10 Dec 2018

Changes in Chrome 71 break Gmail.

I've complained about Chrome automatic updates before. I actually stayed on outdated Chrome 45 for a long time because I really needed NPAPI support to perform certain tasks. 

But few months ago I decided to bite the bullet and "live a normal life". So, I enabled Google Chrome updates and crossed my fingers. It worked for some time. I got the awful "modern UI" and managed to turn it off. I got the automatic Chrome sign-in that nobody actually wants and Google retracted later. And I was able to turn it off too.

But now Chrome cannot open my Gmail account. WTF?

Can't sync to account.

When logging into Gmail it just pops up this message "Can't sync to account. Request cancelled."

What is this white box at the top of the webpage? Is this message coming from the webpage or Chrome itself?

Compare it to the message coming from Pandora webpage:

Can you spot the difference? I can't. New and "improved" Google Chrome UI is misleading you.

Windows has nice APIs for showing all sorts of dialogs and message boxes. They there for a reason - to provide consistent user experience. Just use them!

Well, it turns out that this message comes from Chrome itself. You click "OK" and you're thrown back to the login page. Occasionally, Chrome shows "too many redirects" error or forwards you to the page explaining that your cookies are invalid and you should try deleting them.

I deleted cookies. Did not help. Switched off my adblocker. Did not help. Opened "Developers Tools" and looked at the Network tab. For some mysterious reason some of the requests fail.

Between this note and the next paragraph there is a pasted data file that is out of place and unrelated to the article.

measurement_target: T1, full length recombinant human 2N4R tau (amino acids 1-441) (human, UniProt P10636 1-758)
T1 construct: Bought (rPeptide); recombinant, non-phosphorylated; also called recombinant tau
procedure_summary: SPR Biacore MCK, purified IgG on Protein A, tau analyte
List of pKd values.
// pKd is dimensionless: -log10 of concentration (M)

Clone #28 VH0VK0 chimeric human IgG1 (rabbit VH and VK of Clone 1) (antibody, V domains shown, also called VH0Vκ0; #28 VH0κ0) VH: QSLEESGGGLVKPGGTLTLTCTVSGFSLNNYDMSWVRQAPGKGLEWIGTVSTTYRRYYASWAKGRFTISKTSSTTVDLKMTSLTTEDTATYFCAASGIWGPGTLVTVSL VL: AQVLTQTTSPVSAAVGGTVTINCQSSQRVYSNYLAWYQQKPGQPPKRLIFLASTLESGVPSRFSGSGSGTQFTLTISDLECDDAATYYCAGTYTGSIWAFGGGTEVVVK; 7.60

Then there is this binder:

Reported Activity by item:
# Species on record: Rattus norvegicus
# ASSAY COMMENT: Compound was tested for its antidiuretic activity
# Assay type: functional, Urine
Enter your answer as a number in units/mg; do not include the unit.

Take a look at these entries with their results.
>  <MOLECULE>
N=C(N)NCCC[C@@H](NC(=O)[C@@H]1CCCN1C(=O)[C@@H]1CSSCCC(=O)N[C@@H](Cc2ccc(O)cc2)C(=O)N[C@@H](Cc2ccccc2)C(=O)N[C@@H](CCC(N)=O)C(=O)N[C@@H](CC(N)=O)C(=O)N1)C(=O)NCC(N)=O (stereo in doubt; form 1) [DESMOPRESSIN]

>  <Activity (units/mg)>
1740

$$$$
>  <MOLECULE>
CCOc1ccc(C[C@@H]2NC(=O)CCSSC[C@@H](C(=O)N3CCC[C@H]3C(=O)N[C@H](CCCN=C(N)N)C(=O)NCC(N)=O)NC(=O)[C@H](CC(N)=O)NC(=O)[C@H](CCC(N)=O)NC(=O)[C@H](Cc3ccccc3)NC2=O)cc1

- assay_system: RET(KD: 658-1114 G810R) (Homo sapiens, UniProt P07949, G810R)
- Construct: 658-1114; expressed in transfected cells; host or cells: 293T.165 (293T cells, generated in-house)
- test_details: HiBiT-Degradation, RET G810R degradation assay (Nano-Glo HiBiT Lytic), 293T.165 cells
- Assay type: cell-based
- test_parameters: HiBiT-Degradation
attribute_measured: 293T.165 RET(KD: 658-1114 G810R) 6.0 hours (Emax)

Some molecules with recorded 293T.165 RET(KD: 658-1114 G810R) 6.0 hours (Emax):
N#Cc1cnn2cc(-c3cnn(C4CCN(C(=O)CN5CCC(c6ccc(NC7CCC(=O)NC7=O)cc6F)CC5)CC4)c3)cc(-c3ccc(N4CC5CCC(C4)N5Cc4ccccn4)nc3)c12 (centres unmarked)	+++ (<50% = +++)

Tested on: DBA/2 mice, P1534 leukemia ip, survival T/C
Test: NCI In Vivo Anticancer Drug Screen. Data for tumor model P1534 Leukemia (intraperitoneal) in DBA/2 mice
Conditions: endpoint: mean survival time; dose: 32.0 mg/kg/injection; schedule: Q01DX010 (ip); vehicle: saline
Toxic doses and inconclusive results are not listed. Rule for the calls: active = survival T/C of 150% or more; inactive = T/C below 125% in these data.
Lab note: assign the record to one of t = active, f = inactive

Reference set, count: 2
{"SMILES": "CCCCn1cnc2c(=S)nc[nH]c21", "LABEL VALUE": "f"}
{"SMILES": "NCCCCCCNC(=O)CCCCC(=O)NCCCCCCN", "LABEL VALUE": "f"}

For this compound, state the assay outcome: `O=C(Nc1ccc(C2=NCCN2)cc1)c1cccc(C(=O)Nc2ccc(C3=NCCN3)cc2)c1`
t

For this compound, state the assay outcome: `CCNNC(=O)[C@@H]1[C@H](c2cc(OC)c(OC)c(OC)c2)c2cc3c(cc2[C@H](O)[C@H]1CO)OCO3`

Being paranoid I checked my computer for malware. Didn't find anything.

Then I tried using my good old trusted Chrome 45.. Surprise, it just works! smile


This problem only occurs if you have set a #account-consistency flag in Chrome flags settings to "disabled":

Identity consistency between browser and cookie jar
When enabled, the browser manages signing in and out of Google accounts. – Mac, Windows, Linux, Chrome OS, Android


...and then upgraded to Chrome 71.

Since this setting is used to stop automatic sign-in in Chrome, I had it set to "Disabled" after Chrome 69 update.

Somewhere between versions 69 and 71, Chrome introduced a new setting in the UI called "Allow Chrome sign-in". By default this value is set to enabled.

Allow Chrome sign-in
By turning this off, you can sign in to Google sites like Gmail without signing in to Chrome

When these two settings have conflicting values, everything blows up in a spectacular manner. angry

Fix is really simple - open Chrome settings, and disable "Allow Chrome sign-in". And everything magically works again.


It took me good 4 hours to figure out what was causing the problem. And that's the main reason for making this post.

Yes, Chrome team has a big ugly disclaimer that changing Chrome flags can break stuff. Yes, my configuration is not "out-of-the-box-standard". But still, Chrome should not break functionality on auto-update, no matter what configuration I have.

Auto-updates and rapid release of bugfixes is not a substitute for proper testing. It might sound strange for those who grew up on mobile devices where daily updates are the norm. But trust me - humankind didn't get to the Moon or Mars by writing shitty code and fixing later. We got there by writing quality code.

Have fun and write good code!

7 thoughts on “Changes in Chrome 71 break Gmail.

  1. I don't use Chrome as my primary browser, so I don't feel the pain you had, but thank you for sharing the solution :)

  2. This was extremely helpful, thank you! This has been driving me crazy for more than a week!

  3. Thanks man, it was really helpful. I was going to download opera and have migration to there! But your Solution just let me stay with chrome a little more!

  4. I fixed the issue by following below steps:

    1. Open Chrome
    2. type chrome://flags/ in address bar
    3. Find #sync-promo-after-signin-intercept and change the respective drop down to disabled.

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